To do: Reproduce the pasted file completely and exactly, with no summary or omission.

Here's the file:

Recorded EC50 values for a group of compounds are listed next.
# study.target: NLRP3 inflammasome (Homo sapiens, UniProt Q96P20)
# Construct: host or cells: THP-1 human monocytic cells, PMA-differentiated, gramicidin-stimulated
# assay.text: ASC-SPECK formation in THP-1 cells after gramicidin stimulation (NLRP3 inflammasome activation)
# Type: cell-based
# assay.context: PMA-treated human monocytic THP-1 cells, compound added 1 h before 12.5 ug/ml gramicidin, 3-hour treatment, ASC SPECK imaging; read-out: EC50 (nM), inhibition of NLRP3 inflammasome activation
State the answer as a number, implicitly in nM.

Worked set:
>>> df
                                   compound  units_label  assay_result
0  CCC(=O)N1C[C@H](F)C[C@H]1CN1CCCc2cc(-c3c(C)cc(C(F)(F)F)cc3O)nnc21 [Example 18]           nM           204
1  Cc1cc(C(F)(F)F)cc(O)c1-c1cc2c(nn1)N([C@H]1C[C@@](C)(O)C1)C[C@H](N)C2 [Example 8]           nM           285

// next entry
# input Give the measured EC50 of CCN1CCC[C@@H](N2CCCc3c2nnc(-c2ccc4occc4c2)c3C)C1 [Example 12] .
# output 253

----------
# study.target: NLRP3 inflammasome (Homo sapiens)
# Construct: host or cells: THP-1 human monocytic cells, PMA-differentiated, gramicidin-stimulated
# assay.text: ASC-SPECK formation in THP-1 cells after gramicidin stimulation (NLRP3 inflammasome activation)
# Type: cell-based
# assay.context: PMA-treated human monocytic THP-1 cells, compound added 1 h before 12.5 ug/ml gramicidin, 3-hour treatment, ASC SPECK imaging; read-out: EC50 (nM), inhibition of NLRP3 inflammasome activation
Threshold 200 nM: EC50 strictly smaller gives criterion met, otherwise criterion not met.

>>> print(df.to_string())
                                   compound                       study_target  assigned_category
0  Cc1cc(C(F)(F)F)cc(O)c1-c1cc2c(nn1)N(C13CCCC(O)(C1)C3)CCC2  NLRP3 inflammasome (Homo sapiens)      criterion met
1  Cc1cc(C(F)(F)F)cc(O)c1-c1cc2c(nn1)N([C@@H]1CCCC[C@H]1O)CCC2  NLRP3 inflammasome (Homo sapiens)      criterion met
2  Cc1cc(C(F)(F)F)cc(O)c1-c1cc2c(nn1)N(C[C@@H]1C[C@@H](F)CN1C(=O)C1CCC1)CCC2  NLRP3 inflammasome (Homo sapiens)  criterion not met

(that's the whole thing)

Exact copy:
Recorded EC50 values for a group of compounds are listed next.
# study.target: NLRP3 inflammasome (Homo sapiens, UniProt Q96P20)
# Construct: host or cells: THP-1 human monocytic cells, PMA-differentiated, gramicidin-stimulated
# assay.text: ASC-SPECK formation in THP-1 cells after gramicidin stimulation (NLRP3 inflammasome activation)
# Type: cell-based
# assay.context: PMA-treated human monocytic THP-1 cells, compound added 1 h before 12.5 ug/ml gramicidin, 3-hour treatment, ASC SPECK imaging; read-out: EC50 (nM), inhibition of NLRP3 inflammasome activation
State the answer as a number, implicitly in nM.

Worked set:
>>> df
                                   compound  units_label  assay_result
0  CCC(=O)N1C[C@H](F)C[C@H]1CN1CCCc2cc(-c3c(C)cc(C(F)(F)F)cc3O)nnc21 [Example 18]           nM           204
1  Cc1cc(C(F)(F)F)cc(O)c1-c1cc2c(nn1)N([C@H]1C[C@@](C)(O)C1)C[C@H](N)C2 [Example 8]           nM           285

// next entry
# input Give the measured EC50 of CCN1CCC[C@@H](N2CCCc3c2nnc(-c2ccc4occc4c2)c3C)C1 [Example 12] .
# output 253

----------
# study.target: NLRP3 inflammasome (Homo sapiens)
# Construct: host or cells: THP-1 human monocytic cells, PMA-differentiated, gramicidin-stimulated
# assay.text: ASC-SPECK formation in THP-1 cells after gramicidin stimulation (NLRP3 inflammasome activation)
# Type: cell-based
# assay.context: PMA-treated human monocytic THP-1 cells, compound added 1 h before 12.5 ug/ml gramicidin, 3-hour treatment, ASC SPECK imaging; read-out: EC50 (nM), inhibition of NLRP3 inflammasome activation
Threshold 200 nM: EC50 strictly smaller gives criterion met, otherwise criterion not met.

>>> print(df.to_string())
                                   compound                       study_target  assigned_category
0  Cc1cc(C(F)(F)F)cc(O)c1-c1cc2c(nn1)N(C13CCCC(O)(C1)C3)CCC2  NLRP3 inflammasome (Homo sapiens)      criterion met
1  Cc1cc(C(F)(F)F)cc(O)c1-c1cc2c(nn1)N([C@@H]1CCCC[C@H]1O)CCC2  NLRP3 inflammasome (Homo sapiens)      criterion met
2  Cc1cc(C(F)(F)F)cc(O)c1-c1cc2c(nn1)N(C[C@@H]1C[C@@H](F)CN1C(=O)C1CCC1)CCC2  NLRP3 inflammasome (Homo sapiens)  criterion not met